If you want to be worth following, there has to be some “there” there. You have to have some substance to your profile.
Your best followers will be people who take the time to check out your profile before following you. They’ll want to see that there’s something worth following.
Make sure you have all of the following:
- A complete profile. Fill in every field that applies to you. On most social networks you should try to make your bio tell a story. Intrigue visitors into following you. On Twitter, where your bio space is limited, use keywords that you want to be found for. Also, have an attractive, close up head shot (preferably shot by a professional) and a relevant cover image.
- A valuable feed. Make sure your feed/timeline is always showing recently-shared, valuable content. Some careful users will browse a little way down your feed to makes sure your active and that they won’t be getting junk if they follow you. For social networks that allow a pinned post (a post that stays “sticky” at the top of your feed), make sure you always have your latest, most valuable piece of content pinned.
3. Be Very Active & Engaged on Social Platform
Of course “be active and engaged” is the number one tip anyone gives in any social media tip post, but it really is critical to building a valuable following of real people.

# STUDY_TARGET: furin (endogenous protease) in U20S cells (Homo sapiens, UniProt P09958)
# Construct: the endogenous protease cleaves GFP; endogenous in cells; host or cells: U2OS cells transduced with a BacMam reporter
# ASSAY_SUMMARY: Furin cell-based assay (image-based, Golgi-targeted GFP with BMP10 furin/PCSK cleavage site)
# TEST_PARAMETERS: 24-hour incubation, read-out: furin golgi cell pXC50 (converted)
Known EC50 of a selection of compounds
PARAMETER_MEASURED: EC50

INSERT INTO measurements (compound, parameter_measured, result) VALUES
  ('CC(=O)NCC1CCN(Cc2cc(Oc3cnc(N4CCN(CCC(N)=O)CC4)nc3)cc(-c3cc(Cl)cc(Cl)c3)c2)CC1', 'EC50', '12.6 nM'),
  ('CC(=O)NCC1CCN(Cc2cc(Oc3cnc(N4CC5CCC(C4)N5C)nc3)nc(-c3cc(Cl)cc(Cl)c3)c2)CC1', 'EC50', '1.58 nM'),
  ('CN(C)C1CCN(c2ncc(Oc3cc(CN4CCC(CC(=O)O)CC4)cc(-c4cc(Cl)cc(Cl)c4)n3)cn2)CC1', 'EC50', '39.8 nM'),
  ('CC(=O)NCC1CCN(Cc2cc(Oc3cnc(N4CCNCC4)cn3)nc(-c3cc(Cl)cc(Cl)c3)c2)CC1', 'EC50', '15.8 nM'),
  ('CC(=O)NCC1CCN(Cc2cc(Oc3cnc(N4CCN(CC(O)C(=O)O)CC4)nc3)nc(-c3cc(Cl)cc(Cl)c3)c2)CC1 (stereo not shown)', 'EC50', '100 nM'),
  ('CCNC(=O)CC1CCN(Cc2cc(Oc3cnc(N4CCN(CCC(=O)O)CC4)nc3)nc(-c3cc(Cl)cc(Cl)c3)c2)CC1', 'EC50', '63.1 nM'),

Social media users are tired of link feeds. Commenting on and resharing the posts of others quickly demonstrates that you’re not a bot, and that you’re present on the network.
Whenever possible, don’t just reshare someone else’s post, but add a remark as to why you’re sharing it, and tag the original poster. On Twitter, do this using the Quote option when retweeting.
Being active in the social threads of others, especially influencers, also exposes your value to new people, and can gain you followers also.
4. Post Your Opinions, News & Trends
I’ve noticed that when I post something that gets widely reshared, I almost always gain new followers. So I’ve paid careful attention over the years to the kinds of social media posts that get those shares.
Since this is a business-oriented guide, I’ll leave aside memes and other silly content that certainly can get big reshares.
The kinds of posts that tend to increase your exposure and therefore lead to new followers fall into these groups:
- Opinions. Expressing a strong opinion about an issue that matters to your audience can be risky, but it can also gain a lot of engagement, sharing, and exposure. When I first posted my stance that social media signals are not a direct Google ranking factor it was considered heresy by some, but I was careful to back my claim with careful reasoning and evidence. That post, written three-and-a-half years ago, has become my most widely shared, and I’m pretty certain has been responsible for many of my social followers.